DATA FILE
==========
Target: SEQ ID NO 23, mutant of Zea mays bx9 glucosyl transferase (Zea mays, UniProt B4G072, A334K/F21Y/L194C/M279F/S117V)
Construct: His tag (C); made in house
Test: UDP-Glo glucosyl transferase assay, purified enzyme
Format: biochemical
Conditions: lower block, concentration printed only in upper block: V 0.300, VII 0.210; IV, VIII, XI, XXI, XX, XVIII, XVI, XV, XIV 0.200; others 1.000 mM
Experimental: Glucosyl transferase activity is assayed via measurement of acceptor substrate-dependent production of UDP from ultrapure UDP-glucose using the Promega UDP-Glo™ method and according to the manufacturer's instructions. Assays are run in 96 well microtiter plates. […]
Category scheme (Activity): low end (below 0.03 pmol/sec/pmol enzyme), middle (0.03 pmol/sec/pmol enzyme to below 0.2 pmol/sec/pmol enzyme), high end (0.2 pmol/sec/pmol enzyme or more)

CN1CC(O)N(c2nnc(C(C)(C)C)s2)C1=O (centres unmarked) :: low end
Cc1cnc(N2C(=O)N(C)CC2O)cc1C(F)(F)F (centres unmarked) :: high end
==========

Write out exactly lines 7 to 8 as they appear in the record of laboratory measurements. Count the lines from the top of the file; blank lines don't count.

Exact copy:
Category scheme (Activity): low end (below 0.03 pmol/sec/pmol enzyme), middle (0.03 pmol/sec/pmol enzyme to below 0.2 pmol/sec/pmol enzyme), high end (0.2 pmol/sec/pmol enzyme or more)

CN1CC(O)N(c2nnc(C(C)(C)C)s2)C1=O (centres unmarked) :: low end